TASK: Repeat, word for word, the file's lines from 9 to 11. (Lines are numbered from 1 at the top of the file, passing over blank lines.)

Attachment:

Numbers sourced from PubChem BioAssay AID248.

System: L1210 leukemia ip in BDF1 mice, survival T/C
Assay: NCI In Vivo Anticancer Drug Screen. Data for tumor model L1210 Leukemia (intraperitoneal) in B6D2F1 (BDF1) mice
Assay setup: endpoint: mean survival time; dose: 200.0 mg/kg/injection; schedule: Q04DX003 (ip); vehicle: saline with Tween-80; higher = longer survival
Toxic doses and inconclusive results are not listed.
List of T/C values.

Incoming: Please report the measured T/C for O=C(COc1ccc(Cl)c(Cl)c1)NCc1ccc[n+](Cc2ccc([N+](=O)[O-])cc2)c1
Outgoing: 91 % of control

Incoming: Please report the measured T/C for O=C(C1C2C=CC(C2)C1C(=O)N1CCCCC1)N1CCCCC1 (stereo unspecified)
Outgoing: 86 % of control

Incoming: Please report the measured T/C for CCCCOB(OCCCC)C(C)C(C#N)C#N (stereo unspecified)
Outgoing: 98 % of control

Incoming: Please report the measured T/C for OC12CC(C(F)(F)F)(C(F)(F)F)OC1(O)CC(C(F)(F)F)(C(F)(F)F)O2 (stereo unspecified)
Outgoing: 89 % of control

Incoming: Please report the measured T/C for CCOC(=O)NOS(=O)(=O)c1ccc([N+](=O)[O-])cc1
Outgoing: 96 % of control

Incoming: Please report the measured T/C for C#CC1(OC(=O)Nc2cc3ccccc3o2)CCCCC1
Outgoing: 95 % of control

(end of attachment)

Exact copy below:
Incoming: Please report the measured T/C for O=C(C1C2C=CC(C2)C1C(=O)N1CCCCC1)N1CCCCC1 (stereo unspecified)
Outgoing: 86 % of control

Incoming: Please report the measured T/C for CCCCOB(OCCCC)C(C)C(C#N)C#N (stereo unspecified)